Weekend Report: 'Taken' Repeats, 'Argo,' 'Sinister' Tops Among Newcomers
by Ray Subers --- October 14, 2012
Five new nationwide releases couldn't take down Taken 2, which once again took first place at the box office this weekend. Among those newcomers, Argo and Sinister performed well while Here Comes the Boom, Seven Psychopaths and Atlas Shrugged: Part II were varying degrees of disappointing.
The Top 12 earned an estimated $122.7 million this weekend, which is up an incredible 59 percent from the same frame last year. So far this month, box office is up at least 38 percent year-over-year, and up 23 percent over 2009's record pace. With Paranormal Activity 4 coming up, October 2012 is all-but-assured to set a new monthly record.
Taken 2 fell 55 percent to an estimated $22.5 million in its second outing. That fall is obviously much steeper than that of the original Taken (only 17 percent), though it's about on par with the second Bourne movie (off 54 percent). Taken 2 has already earned $86.8 million, which is $33 million ahead of the first movie through the same point.
In second place, Argo debuted to an estimated $20.1 million from 3,232 locations. That's lower than director/star Ben Affleck's The Town ($23.8 million), but that movie's bank robbers in Boston story was much more broadly appealing than Argo's Iranian hostage crisis set-up. Argo did wind up out-grossing other Middle East thrillers like The Kingdom ($17.1 million), Green Zone ($14.3 million) and Body of Lies ($12.9 million), which is likely due to Affleck's burgeoning fanbase and Warner Bros.'s solid marketing effort.
Exit polling indicated that the audience was 54 percent women, and skewed much older (74 percent over the age of 35). The movie received a rare "A+" CinemaScore. With an older audience, great word-of-mouth, and a healthy dose of Oscar buzz, Argo will play well over the next month or two and should wind up with at least $80 million.
Sinister opened to an estimated $18.25 million at 2,527 locations. It didn't come close to director Scott Derrickson's The Exorcism of Emily Rose ($30.05 million), but it was still up on The Possession ($17.7 million), The Ring ($15 million) and Insidious ($13.3 million). That's also the seventh-highest opening ever for Summit Entertainment behind all four Twilight movies, Red and Knowing.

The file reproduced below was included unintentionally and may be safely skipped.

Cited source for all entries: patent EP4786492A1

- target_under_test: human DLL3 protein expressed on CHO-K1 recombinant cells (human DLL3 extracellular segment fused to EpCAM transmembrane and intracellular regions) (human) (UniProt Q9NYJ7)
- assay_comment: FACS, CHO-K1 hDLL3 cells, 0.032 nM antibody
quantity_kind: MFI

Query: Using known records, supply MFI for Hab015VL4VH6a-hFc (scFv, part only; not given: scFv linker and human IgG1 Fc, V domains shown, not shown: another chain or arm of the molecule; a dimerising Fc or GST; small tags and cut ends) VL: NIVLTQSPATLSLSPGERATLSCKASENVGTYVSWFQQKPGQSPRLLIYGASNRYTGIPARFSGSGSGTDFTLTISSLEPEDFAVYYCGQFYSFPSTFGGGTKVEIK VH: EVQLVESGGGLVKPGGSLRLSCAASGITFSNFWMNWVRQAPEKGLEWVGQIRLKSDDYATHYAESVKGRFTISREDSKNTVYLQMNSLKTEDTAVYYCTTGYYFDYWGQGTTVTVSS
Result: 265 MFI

Sinister's audience was 54 percent male and 53 percent under the age of 25. It garnered a "C+" CinemaScore, which is fairly standard for horror movies but still doesn't bode well for long-term prospects. Add in the direct, overwhelming competition from Paranormal Activity 4 next weekend and it's likely that Sinister will fall like a rock in the coming weeks.
Hotel Transylvania had another strong weekend, easing just 36 percent to $17.3 million. The animated hit passed $100 million on Sunday, and has so far earned $102.2 million total. It now appears to be on pace to pass The Smurfs ($142.6 million) to become Sony Pictures Animation's highest-grossing movie ever.
While Sony is having a ton of success with Hotel Transylvania, they have to be a lot less happy with Here Comes the Boom: the Kevin James vehicle opened to just $12 million from 3,014 locations this weekend. That's the lowest start ever for a James movie behind Zookeeper ($20.07 million) and The Dilemma ($17.8 million). At least the MMA comedy earned an "A" CinemaScore, which should help it save some face in the coming weeks.
Here Comes the Boom's audience was 55 percent general moviegoers and 45 percent families. Of all audience members over the age of 12, 52 percent were male.
Pitch Perfect dipped 37 percent to an estimated $9.3 million this weekend for a new total of $36.1 million. In its second outing, Frankenweenie fell 39 percent to $7.01 million for a weak early total of $22 million. Finally, Looper dropped 48 percent to $6.3 million, and has now reached $51.4 million.
Opening in ninth place with just $4.28 million, Seven Psychopaths was probably the biggest disappointment of the weekend. That figure is the lowest nationwide opening ever for CBS Films below last month's terrible debut for The Words ($4.75 million). It was also lower than nearly all comparable titles, including Shoot 'Em Up ($5.7 million). Of course, Seven Psychopaths was playing in far fewer theaters (1,480, instead of well over 2,000), but that excuse only goes so far: when releasing in a lower theater count, the theaters are disproportionately higher priced locations in denser population centers, and therefore should drive a much better per-theater average.
The audience skewed male (62 percent) and older (71 percent were 25 years and up). The overall CinemaScore was a fine "B+", though that improved to "A-" among males 18 to 34 years old. Seven Psychopaths will ultimately outgross writer-director Martin McDonagh's first movie, In Bruges ($7.8 million), but will struggle to even get to a meager $20 million by the end of its run.
After three successful weeks in limited release, The Perks of Being a Wallflower expanded nationwide in to 726 locations and earned an estimated $2.17 million this weekend. So far, the adaptation of the best-selling novel has grossed $6.15 million, and it's on its way to well over $10 million.
In 11th place, Atlas Shrugged: Part II bombed with just $1.71 million from 1,021 locations. In comparison, the first movie opened to $1.69 million from just 299 theaters. The issue here isn't the source material, as Ayn Rand's novel is one of the best-selling works of 20th century fiction. Instead, blame it on the terrible execution: only the most die-hard fans are going to show up for what appears to be a cheap interpretation of the beloved novel.